Tropical Fruit Discussion / Re: Cacao Newbie Usually Has a Green Thumb
« on: September 05, 2020, 04:16:33 PM »
Well, I say there is no "wrong state to grow cacao". Just "the wrong state to grow cacao OUTDOORS".

Mine do awesome in my greenhouse.  Humidity is around 50-60%, keep the soil moist but not wet, mist or spray them daily, and I keep mine in full shade.  Our altitude is about 2,800 and we get nary a cloud all summer, so I can attest to the fact that you can totally roast young trees in a heartbeat.

For cacao, best bang for your buck, since they aren't usually grafted, is to buy seed and grow your own, in pots in a  greenhouse.

Cheers,
Carolyn

You have been growing to the limits in your greenhouse, which is more of a professional set-up, for years.  You have failed, struggled and have successes and failures.  You, with others such as Jay, are not the norm.

In general, 50-60% humidity is still on the low side.  If one is trying to just keep a plant alive, then so be it as I am not commenting on that.  If you are trying to grow and fruit it, then California with a makeshift greenhouse and admitting having no understanding, is destined for struggles and failure.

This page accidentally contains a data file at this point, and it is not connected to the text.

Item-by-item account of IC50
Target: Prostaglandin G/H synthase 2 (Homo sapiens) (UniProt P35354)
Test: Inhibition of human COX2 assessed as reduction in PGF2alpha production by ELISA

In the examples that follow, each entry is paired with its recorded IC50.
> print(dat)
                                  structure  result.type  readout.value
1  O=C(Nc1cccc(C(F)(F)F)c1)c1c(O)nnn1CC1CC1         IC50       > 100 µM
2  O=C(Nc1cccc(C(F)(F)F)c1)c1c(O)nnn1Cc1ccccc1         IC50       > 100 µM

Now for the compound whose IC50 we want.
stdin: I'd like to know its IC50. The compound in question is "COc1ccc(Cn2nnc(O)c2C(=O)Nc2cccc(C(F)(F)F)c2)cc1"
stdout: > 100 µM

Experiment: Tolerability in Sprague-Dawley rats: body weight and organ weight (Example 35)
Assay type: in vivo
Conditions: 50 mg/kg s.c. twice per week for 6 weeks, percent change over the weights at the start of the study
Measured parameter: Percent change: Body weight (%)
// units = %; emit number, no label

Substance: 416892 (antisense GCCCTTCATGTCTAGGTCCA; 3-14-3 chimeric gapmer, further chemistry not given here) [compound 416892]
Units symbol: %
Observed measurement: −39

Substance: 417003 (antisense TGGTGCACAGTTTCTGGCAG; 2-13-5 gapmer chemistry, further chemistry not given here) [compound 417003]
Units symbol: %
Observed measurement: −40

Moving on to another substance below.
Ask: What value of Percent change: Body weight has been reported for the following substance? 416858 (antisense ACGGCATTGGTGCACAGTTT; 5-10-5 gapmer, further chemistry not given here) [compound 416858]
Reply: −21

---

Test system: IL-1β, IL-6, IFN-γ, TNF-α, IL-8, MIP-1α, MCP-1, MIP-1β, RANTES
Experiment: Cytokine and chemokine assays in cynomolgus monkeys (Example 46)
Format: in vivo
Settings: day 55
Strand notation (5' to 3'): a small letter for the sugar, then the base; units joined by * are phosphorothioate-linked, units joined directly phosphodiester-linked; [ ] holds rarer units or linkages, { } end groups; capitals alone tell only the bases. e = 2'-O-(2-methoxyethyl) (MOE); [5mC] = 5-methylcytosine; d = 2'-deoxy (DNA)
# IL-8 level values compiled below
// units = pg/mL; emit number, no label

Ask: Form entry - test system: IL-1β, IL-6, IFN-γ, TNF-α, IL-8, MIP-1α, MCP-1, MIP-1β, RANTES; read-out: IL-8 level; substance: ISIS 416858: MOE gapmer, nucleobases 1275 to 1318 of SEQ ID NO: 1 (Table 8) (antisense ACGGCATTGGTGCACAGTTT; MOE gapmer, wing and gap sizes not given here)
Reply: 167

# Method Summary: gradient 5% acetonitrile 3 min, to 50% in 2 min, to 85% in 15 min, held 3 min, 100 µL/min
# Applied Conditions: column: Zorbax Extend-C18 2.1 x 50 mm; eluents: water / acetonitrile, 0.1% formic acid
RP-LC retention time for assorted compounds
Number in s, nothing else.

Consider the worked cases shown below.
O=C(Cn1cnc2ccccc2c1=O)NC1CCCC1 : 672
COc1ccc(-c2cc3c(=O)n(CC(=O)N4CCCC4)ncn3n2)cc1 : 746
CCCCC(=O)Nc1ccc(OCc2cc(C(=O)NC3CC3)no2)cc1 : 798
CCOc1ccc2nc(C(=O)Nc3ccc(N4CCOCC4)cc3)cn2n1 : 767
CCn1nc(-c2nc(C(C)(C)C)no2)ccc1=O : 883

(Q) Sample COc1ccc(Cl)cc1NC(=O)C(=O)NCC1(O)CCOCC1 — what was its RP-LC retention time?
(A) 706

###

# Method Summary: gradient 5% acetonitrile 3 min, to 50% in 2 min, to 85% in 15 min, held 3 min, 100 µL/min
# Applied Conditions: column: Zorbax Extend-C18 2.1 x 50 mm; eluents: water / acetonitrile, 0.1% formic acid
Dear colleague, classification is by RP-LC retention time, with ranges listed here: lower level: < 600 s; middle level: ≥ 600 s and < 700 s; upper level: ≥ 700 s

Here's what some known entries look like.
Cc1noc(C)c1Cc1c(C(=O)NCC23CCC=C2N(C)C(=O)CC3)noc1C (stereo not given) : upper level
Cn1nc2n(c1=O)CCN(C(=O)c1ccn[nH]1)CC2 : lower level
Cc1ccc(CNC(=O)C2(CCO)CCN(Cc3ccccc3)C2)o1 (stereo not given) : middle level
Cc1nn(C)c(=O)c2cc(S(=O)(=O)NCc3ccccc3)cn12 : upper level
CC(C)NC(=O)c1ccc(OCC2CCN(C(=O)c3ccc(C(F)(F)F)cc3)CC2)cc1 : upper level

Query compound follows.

As stated, dont order plants to be shipped.  Much better to order seeds or a pod (will need to pay for express shipping).

35
Tropical Fruit Discussion / Re: Cacao Newbie Usually Has a Green Thumb
« on: September 05, 2020, 03:28:36 PM »
cacao needs high humidity and consistent warm temperatures. good luck

I tried to say that in a shorter statement.  Oh well, beat to move on and let the OP's failures continue. 

36
Tropical Fruit Discussion / Re: Cacao Newbie Usually Has a Green Thumb
« on: September 05, 2020, 01:52:07 PM »